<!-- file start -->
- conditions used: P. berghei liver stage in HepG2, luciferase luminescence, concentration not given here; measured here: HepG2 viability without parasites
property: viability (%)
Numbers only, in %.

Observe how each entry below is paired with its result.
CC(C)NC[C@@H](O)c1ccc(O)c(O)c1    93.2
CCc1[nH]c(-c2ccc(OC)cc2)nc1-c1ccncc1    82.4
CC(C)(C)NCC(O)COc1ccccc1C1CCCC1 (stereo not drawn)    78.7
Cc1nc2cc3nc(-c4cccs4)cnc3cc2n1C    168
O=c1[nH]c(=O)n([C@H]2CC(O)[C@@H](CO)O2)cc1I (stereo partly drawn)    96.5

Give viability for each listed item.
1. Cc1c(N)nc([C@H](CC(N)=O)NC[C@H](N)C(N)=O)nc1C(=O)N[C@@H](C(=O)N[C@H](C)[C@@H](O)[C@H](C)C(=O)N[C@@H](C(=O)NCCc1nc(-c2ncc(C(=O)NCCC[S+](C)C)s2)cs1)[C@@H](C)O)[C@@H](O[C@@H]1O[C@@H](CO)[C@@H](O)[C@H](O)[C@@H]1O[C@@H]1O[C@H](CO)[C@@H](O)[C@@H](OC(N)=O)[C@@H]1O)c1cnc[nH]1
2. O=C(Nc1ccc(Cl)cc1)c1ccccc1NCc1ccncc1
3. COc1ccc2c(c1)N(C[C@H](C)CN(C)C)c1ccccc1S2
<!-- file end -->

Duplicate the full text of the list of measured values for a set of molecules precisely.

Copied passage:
- conditions used: P. berghei liver stage in HepG2, luciferase luminescence, concentration not given here; measured here: HepG2 viability without parasites
property: viability (%)
Numbers only, in %.

Observe how each entry below is paired with its result.
CC(C)NC[C@@H](O)c1ccc(O)c(O)c1    93.2
CCc1[nH]c(-c2ccc(OC)cc2)nc1-c1ccncc1    82.4
CC(C)(C)NCC(O)COc1ccccc1C1CCCC1 (stereo not drawn)    78.7
Cc1nc2cc3nc(-c4cccs4)cnc3cc2n1C    168
O=c1[nH]c(=O)n([C@H]2CC(O)[C@@H](CO)O2)cc1I (stereo partly drawn)    96.5

Give viability for each listed item.
1. Cc1c(N)nc([C@H](CC(N)=O)NC[C@H](N)C(N)=O)nc1C(=O)N[C@@H](C(=O)N[C@H](C)[C@@H](O)[C@H](C)C(=O)N[C@@H](C(=O)NCCc1nc(-c2ncc(C(=O)NCCC[S+](C)C)s2)cs1)[C@@H](C)O)[C@@H](O[C@@H]1O[C@@H](CO)[C@@H](O)[C@H](O)[C@@H]1O[C@@H]1O[C@H](CO)[C@@H](O)[C@@H](OC(N)=O)[C@@H]1O)c1cnc[nH]1
2. O=C(Nc1ccc(Cl)cc1)c1ccccc1NCc1ccncc1
3. COc1ccc2c(c1)N(C[C@H](C)CN(C)C)c1ccccc1S2